Source of book: I own this.
Tortilla Flat was Steinbeck’s first real success. Set in Monterey, California, and telling a story of people on the edges of society, it is in many ways a precursor to Cannery Row, which shares many of its themes and elements. However, it is not quite the same book, despite the similarities.
The particular characters that Steinbeck creates are all “paisanos.” Which is a mix of Mexican, Spanish, Native American, and Caucasian - people who have occupied California since long before it became part of the United States. Not quite as aristocratic as the Californios, the great Mexican-Spanish landholders and luminaries of the Spanish and Mexican periods. Well, not even close. By the time this book is set, they were more like the typical Californian drifter sorts who worked when they had to, and not when they didn’t. In this sense, they are strongly related to Mack and his buddies in that latter book.
In Tortilla Flat, Danny is the leader of the pack, and is intentionally written as a (literally) poor man’s King Arthur. He inherits two houses from his grandfather, in the part of Monterey known then as Tortilla Flat - which is not flat at all, but a hillside - but is the home of the paisanos and other down-and-out sorts.
The story starts off with Danny. He inherits, and gets drunk. Then, he starts collecting friends - the various knights of the Round Table, so to speak. They too share Danny’s love for leisure, companionship, and as much red wine as they can purchase, barter, or steal.
Danny is the rich man, naturally, as he has two houses. Well, until Pilon (the smartest of the bunch) and Pablo (not so much) accidentally burn down one. This saves Danny the trouble of charging rent, which is never, ever, paid.
There are a host of crazy characters in this book. Pilon is the philosopher. Danny the ringleader. The Pirate as the one productive (and mentally challenged) member of the group. Jesus Maria and Pablo as sidekicks. Big Joe as the brawn of the outfit. And the various women and ordinary townspeople who inhabit their world.
The Pirate and his dogs.
Illustration from the 1942 edition
by Ruth Gannett
In the end, like the Round Table, the group disintegrates, and Danny dies under circumstances which show the depression and mental breakdown that Arthur undergoes at the end of his life.
It is hard to know exactly what to make of this book. On the one hand, like Cannery Row, which is a more focused book (in my opinion), it is full of interesting and amusing incidents. On the other, it indulges in some kind of unfortunate stereotyping of Mexican-Americans. The group lives to get drunk and sit around shooting the bull. They steal anything not bolted down. The women seem to get pregnant by multiple men, and be sexually loose at most times.
So, it’s complicated. That’s one reason that I find Cannery Row to be the better book. It lacks the racial issues, and seems to have a more coherent story arc. However, even in this early effort, Steinbeck shows his skill at writing. Whether or not you like the stories he tells (and I know people who hate Steinbeck), it is hard to ignore just how skilled he is at telling them. Every book I read of his, I marvel at how compact yet evocative his descriptions are, how he can take a single sentence and make a world of it, and how he never feels wordy or long winded. It is a totally different style from other favorite authors: very American, very modern, and more terse. But it is great writing indeed.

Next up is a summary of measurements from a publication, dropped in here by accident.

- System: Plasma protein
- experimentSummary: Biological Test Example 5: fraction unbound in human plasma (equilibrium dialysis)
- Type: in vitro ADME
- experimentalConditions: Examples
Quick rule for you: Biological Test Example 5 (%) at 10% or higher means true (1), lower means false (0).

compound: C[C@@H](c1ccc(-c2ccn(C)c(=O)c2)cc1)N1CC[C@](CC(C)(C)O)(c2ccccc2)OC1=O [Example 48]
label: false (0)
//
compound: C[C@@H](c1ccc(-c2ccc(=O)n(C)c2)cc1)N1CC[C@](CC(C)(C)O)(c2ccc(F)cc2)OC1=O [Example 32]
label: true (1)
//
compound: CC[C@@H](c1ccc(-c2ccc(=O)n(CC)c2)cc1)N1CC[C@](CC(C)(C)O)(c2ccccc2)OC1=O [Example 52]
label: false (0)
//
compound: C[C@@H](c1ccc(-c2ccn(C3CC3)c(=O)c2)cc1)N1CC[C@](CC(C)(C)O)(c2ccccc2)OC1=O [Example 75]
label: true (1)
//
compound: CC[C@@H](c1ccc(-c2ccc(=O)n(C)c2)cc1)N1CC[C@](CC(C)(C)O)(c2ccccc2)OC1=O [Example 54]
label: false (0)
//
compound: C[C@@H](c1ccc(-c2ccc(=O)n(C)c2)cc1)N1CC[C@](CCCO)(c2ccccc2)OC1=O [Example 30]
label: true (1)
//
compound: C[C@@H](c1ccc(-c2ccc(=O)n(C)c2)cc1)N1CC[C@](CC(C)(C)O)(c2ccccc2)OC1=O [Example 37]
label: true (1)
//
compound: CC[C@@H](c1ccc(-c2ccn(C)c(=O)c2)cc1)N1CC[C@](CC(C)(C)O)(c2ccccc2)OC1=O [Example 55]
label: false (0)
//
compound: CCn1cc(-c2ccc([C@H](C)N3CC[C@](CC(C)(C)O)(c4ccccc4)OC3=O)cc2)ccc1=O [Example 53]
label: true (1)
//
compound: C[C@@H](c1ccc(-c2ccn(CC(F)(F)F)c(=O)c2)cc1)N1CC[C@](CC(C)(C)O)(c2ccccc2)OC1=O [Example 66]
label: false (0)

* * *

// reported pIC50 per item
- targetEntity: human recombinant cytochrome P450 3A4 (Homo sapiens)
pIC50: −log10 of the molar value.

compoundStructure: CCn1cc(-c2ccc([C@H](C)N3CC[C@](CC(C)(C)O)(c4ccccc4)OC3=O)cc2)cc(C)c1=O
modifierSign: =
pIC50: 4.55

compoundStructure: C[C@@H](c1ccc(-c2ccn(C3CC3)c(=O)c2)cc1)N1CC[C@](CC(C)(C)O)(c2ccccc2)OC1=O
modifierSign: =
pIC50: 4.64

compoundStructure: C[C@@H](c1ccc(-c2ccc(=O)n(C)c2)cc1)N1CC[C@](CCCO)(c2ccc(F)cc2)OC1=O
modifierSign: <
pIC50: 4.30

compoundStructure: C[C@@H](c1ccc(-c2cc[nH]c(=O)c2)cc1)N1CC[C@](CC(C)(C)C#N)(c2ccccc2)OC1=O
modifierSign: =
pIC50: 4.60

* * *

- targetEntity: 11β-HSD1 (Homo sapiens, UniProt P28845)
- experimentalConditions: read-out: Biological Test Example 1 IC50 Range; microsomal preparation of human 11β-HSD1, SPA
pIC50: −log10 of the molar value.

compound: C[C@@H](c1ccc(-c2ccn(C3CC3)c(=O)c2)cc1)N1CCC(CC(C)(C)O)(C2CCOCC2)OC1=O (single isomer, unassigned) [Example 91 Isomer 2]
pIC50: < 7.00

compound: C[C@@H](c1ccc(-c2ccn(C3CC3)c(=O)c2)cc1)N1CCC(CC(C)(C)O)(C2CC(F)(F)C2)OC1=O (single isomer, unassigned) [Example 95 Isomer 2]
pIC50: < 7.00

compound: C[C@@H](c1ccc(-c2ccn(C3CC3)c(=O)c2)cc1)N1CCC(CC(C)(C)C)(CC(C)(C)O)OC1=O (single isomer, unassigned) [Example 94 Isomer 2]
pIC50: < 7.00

Just a few lines that are worth mentioning. The paisanos are talking about Cornelia, who is a bit wild, but always has masses sung for her father - who appears to have been even wilder. Pablo questions whether these masses are effective.
“That soul will need plenty of masses. But do you think a mass has virtue when the money for that mass comes out of men’s pockets while they sleep in wine at Cornelia’s house?”
“A mass is a mass,” said Pilon. “Where you get two-bits is of no interest to the man who sells you a glass of wine. And where a mass comes from is of no interest to God. He just likes them, the same as you like wine.”
I’m not convinced Pilon is right about the second part, although he certainly is about the first. And I think he is right that the purveyors of the Religious-Industrial Complex don’t give a rat’s rear end about where they get their political power or money from as well. As the last election has proven.
Steinbeck was not a fan of religion. (And honestly, although I remain a committed Christian - a follower of Christ - I am not either these days. Here in America, it has become a strong force for evil, sad to say.) Here is another perceptive and sharp-edged barb.
It must be admitted with sadness that Pilon had neither the stupidity, the self-righteousness, nor the greediness for reward ever to become a saint.
Don’t get me wrong. I admire many of the saints. The writers of the New Testament. Saint Francis of Assisi, many of the women. But particularly for our modern “saints,” it does seem to require greed, self-righteousness, and willful ignorance. I’m not as cynical as Steinbeck, but damn it’s hard not to be right now. (I’m thinking of how everyone I know who defends breaking up immigrant families and criminalizing those who come here fleeing violence and poverty - and there are more than I expected - claims the name of Christ. Mostly Evangelicals, but a Catholic here and there too. And every last one of them white... it’s been a hard month.)
I should also mention the hilarious treasure hunting chapter. Like the hunt for the grail, it ends with disappointment, but in a humorous way.
Anyway, I still think this isn’t Steinbeck’s best book, but it is still a worthy read. I admire his idea: King Arthur set among the marginalized. Already, he shows a knack for characterization and vignette which would truly flower in his later works.